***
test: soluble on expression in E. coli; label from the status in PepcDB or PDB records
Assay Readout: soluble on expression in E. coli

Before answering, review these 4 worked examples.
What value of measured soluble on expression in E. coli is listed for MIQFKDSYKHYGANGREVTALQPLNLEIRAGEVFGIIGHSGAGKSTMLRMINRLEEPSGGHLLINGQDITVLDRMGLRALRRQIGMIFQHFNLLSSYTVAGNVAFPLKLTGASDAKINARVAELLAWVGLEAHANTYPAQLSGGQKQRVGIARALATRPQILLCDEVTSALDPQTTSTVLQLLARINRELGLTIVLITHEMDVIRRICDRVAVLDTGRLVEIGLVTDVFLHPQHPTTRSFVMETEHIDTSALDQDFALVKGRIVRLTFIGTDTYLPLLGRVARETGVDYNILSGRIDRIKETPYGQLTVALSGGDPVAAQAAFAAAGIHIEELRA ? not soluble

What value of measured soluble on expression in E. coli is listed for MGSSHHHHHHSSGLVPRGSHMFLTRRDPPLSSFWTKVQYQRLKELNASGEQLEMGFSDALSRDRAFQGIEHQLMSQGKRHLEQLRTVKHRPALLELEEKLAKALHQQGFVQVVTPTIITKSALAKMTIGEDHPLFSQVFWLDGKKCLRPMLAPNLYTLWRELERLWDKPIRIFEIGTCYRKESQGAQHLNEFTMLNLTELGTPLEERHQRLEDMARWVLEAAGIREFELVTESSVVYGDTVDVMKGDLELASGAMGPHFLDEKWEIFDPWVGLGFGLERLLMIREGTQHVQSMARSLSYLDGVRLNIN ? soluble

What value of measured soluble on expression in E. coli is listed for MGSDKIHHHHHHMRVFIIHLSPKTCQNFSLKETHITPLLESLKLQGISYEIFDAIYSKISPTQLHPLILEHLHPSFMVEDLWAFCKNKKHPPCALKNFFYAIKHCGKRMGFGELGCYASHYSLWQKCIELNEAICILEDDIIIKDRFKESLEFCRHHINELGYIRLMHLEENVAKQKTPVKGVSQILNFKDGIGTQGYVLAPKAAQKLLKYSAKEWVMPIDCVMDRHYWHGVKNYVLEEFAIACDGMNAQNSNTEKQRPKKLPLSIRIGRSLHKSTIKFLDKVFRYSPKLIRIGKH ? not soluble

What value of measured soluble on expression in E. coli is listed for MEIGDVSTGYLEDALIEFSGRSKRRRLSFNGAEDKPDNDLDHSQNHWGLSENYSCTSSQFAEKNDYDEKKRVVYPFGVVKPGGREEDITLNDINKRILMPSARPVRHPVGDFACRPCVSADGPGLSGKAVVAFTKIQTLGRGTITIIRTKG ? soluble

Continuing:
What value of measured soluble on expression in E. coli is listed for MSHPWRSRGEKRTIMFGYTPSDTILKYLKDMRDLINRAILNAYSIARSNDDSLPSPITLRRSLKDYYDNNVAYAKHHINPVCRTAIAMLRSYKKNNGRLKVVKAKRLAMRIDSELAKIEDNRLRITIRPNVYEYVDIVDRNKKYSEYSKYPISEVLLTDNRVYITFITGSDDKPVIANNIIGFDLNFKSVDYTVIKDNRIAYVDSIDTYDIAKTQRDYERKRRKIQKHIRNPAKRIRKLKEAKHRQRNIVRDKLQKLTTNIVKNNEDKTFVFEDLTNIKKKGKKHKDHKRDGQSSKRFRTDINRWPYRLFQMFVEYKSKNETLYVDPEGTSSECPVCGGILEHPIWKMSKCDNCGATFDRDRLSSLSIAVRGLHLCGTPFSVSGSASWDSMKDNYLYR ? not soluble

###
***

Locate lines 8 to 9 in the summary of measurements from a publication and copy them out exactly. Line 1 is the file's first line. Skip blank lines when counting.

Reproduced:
Continuing:
What value of measured soluble on expression in E. coli is listed for MSHPWRSRGEKRTIMFGYTPSDTILKYLKDMRDLINRAILNAYSIARSNDDSLPSPITLRRSLKDYYDNNVAYAKHHINPVCRTAIAMLRSYKKNNGRLKVVKAKRLAMRIDSELAKIEDNRLRITIRPNVYEYVDIVDRNKKYSEYSKYPISEVLLTDNRVYITFITGSDDKPVIANNIIGFDLNFKSVDYTVIKDNRIAYVDSIDTYDIAKTQRDYERKRRKIQKHIRNPAKRIRKLKEAKHRQRNIVRDKLQKLTTNIVKNNEDKTFVFEDLTNIKKKGKKHKDHKRDGQSSKRFRTDINRWPYRLFQMFVEYKSKNETLYVDPEGTSSECPVCGGILEHPIWKMSKCDNCGATFDRDRLSSLSIAVRGLHLCGTPFSVSGSASWDSMKDNYLYR ? not soluble